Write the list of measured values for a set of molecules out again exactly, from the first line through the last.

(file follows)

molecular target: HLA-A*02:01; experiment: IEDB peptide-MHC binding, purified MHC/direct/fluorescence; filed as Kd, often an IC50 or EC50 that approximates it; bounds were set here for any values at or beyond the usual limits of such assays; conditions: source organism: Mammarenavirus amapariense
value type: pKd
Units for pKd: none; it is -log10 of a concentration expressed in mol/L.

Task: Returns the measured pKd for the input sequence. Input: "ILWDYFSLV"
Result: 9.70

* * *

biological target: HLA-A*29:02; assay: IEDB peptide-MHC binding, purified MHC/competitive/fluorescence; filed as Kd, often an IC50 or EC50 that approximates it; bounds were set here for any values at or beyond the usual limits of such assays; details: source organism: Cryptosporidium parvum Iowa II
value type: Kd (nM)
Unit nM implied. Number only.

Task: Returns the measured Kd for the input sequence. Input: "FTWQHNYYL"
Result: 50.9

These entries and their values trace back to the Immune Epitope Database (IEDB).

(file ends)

molecular target: HLA-A*02:01; experiment: IEDB peptide-MHC binding, purified MHC/direct/fluorescence; filed as Kd, often an IC50 or EC50 that approximates it; bounds were set here for any values at or beyond the usual limits of such assays; conditions: source organism: Mammarenavirus amapariense
value type: pKd
Units for pKd: none; it is -log10 of a concentration expressed in mol/L.

Task: Returns the measured pKd for the input sequence. Input: "ILWDYFSLV"
Result: 9.70

* * *

biological target: HLA-A*29:02; assay: IEDB peptide-MHC binding, purified MHC/competitive/fluorescence; filed as Kd, often an IC50 or EC50 that approximates it; bounds were set here for any values at or beyond the usual limits of such assays; details: source organism: Cryptosporidium parvum Iowa II
value type: Kd (nM)
Unit nM implied. Number only.

Task: Returns the measured Kd for the input sequence. Input: "FTWQHNYYL"
Result: 50.9

These entries and their values trace back to the Immune Epitope Database (IEDB).